CLOSE
iStock
iStock

The 7 Most Expensive Homes in the World

iStock
iStock

While many of us live our lives in a small hovel we call home, there are plenty of others at the opposite end of the spectrum, living in some of the world’s most fantastically expensive houses. Some of these properties are available on the open market—if you have enough money. Some are not. But all of them join a unique club of some of the world’s costliest places to live.

7. The Penthouse, One Hyde Park, London - $220,000,000

A two-floor, six bedroom apartment overlooking Hyde Park may well be, per square foot, the most expensive property in the world. Those living in The Penthouse (as it’s often called) at One Hyde Park are presumed to be keen to protect themselves: One of the notable elements of the apartment is that every window is fitted with bulletproof glass.

6. No. 6 Palace Green, Kensington Palace Gardens, London - $222,000,000


The Steeple Times

This property, bought by steel magnate Lakshmi Mittal, one of the world’s richest men, set him back $222 million in 2008. Mittal knew what he was buying: He also purchased two other houses on the street known to locals as Billionaire’s Row. No. 6 Palace Green went back on the market in 2012.

5. Fairfield, Sagaponack, NY - $248,000,000


Wikimedia Commons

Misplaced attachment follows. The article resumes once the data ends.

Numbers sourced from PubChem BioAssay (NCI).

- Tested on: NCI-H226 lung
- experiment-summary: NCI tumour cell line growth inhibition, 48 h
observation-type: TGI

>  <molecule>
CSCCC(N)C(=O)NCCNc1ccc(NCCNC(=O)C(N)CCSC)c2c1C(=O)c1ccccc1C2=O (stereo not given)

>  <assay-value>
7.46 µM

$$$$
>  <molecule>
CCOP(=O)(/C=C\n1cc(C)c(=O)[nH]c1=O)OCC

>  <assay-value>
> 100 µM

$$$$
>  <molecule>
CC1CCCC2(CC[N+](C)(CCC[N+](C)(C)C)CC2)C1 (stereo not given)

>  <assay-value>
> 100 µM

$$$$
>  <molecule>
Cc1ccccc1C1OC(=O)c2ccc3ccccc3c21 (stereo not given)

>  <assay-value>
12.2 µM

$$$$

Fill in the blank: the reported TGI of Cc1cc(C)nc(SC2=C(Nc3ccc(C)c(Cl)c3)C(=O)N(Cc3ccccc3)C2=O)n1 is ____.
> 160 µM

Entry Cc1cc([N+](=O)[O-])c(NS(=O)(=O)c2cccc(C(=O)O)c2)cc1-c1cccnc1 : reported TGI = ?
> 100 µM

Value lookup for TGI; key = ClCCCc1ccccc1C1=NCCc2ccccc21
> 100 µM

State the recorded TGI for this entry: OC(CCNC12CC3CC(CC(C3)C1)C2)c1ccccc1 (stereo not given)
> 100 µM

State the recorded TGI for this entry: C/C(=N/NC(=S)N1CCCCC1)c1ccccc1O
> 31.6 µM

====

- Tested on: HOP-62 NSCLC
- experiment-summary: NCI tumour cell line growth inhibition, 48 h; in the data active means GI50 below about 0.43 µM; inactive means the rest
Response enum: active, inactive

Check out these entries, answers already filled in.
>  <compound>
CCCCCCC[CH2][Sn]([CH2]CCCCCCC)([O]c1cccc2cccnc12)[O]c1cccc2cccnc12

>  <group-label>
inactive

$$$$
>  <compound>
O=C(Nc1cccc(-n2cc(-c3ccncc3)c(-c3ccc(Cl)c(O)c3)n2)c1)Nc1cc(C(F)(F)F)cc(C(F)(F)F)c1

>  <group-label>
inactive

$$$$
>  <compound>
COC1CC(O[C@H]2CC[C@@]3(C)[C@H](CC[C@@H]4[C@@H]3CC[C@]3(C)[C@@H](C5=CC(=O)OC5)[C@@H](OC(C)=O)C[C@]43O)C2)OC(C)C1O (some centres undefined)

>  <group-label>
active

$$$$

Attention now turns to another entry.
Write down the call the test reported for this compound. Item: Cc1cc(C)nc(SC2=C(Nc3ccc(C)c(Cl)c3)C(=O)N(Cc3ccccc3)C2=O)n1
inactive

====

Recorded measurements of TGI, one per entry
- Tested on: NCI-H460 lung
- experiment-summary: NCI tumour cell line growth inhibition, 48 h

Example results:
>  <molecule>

The Hamptons is known as an expensive neighborhood at the best of times. The estimated value of Fairfield, Ira Rennert’s 29 bedroom beachfront property, proves that. The place is so big that it has its own power supply on site.

4. The White House - $320,364,354

iStock

According to real estate website Zillow, that’s how much 1600 Pennsylvania Avenue NW, Washington DC 20500, would be worth on the open market. Of course, having been the official residence of every President of the United States since 1800, it’s unlikely to come up at auction any time soon.

3. Villa Leopolda, French Riviera - $506,000,000


Wikimedia Commons

The Villa Leopolda is Europe’s most expensive house (that you can possibly hope to buy; some properties, like Buckingham Palace, will likely never reach the market). Mikhail Prokhorov, owner of the Brooklyn Nets, now owns the French Riviera property, which sprawls across 20 acres.

2. Antilla Mumbai - $1,000,000,000


Wikimedia Commons